Saturn Nebula

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The Saturn Nebula (NGC 7009) is a small but fairly bright planetary nebula found in Aquarius constellation, about a degree west of the star Nu Aquarii. The nebula has an apparent magnitude of 8.0 and lies at an estimated distance between 2,000 and 4,000 light years from Earth. It was named the Saturn Nebula by Lord Rosse in 1840s, who noted its resemblance to the planet, with its rings appearing almost edge-on when seen from Earth.

The Saturn Nebula has an apparent size of 41″ by 35″, which translates into a linear radius between 0.2 and 0.4 light years, depending on the nebula’s exact distance, which is uncertain. The most recent estimates place it at 5,000 light years. The nebula’s central region measures 25″ by 17″.

Saturn Nebula,NGC 7009

The spectacular planetary nebula NGC 7009, or the Saturn Nebula, emerges from the darkness like a series of oddly-shaped bubbles, lit up in glorious pinks and blues. This colourful image was captured by the powerful MUSE instrument on ESO’s Very Large Telescope (VLT), as part of a study which mapped the dust inside a planetary nebula for the first time. Image: ESO/J. Walsh, September 2017

The nebula was formed when a low-mass star expelled its outer layers, which are now illuminated by strong ultraviolet irradiation from the remnant of the progenitor star, a bright white dwarf with a temperature of 55,000 K and a visual magnitude of 11.5. The central star has an absolute magnitude of +1.5, which translates into a luminosity about 20 times that of the Sun. The nebula is moving toward us at a radial velocity of 28 miles per second.

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Saturn Nebula, image: Judy Schmidt

The nebula has a complex structure consisting of a number of sub-systems, including jet-like streams, several shells, filaments, knots, ansae and a halo. The ansae (handles of low-density gas protruding from either side of the disk, spanning 41 arc seconds) are particularly striking in this nebula, but have also been observed in other planetary nebulae, including the Cat’s Eye Nebula (NGC 6543) in Draco constellation, the Ghost of Jupiter (NGC 3242) in Hydra, and the Gemini Nebula, sometimes also known as the Peanut Nebula (NGC 2371-2), in Gemini.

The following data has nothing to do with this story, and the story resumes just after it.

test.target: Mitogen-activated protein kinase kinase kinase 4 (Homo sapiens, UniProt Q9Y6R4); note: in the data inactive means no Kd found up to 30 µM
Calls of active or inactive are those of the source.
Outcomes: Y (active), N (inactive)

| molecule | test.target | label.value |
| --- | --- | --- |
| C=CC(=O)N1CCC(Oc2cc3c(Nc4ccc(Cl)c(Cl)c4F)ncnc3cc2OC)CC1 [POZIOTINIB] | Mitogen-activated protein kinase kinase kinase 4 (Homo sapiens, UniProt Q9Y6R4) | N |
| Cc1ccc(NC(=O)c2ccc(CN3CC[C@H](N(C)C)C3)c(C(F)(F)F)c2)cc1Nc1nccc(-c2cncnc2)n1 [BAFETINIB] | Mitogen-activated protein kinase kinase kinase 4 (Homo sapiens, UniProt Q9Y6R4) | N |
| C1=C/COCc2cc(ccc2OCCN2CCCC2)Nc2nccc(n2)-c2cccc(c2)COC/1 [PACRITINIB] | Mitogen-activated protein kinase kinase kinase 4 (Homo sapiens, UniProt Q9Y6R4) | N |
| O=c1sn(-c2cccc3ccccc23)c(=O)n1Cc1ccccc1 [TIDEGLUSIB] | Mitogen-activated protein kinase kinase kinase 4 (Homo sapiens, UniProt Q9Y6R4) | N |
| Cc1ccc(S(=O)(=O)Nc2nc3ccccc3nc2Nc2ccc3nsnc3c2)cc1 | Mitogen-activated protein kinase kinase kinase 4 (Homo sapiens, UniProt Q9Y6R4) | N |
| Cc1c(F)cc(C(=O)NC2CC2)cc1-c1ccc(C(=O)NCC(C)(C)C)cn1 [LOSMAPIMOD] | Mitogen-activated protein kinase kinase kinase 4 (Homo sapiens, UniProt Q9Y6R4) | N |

saturn nebula,cat's eye nebula,ngc 7662,ngc 6826

This gallery shows four planetary nebulas from the first systematic survey of such objects in the solar neighborhood made with NASA’s Chandra X-ray Observatory. The planetary nebulas shown here are NGC 6543 (aka the Cat’s Eye), NGC 7662, NGC 7009 and NGC 6826. X-ray emission from Chandra is colored purple and optical emission from the Hubble Space Telescope is colored red, green and blue. A planetary nebula is a phase of stellar evolution that the sun should experience several billion years from now, when it expands to become a red giant and then sheds most of its outer layers, leaving behind a hot core that contracts to form a dense white dwarf star. A wind from the hot core rams into the ejected atmosphere, creating the shell-like filamentary structures seen with optical telescopes. The diffuse X-ray emission is caused by shock waves as the wind collides with the ejected atmosphere. The properties of the X-ray point sources in the center of about half of the planetary nebulas suggest that many central stars responsible for ejecting planetary nebulas have companion stars. Image: Chandra X-ray Observatory Center, Smithsonian Institution @ Flickr Commons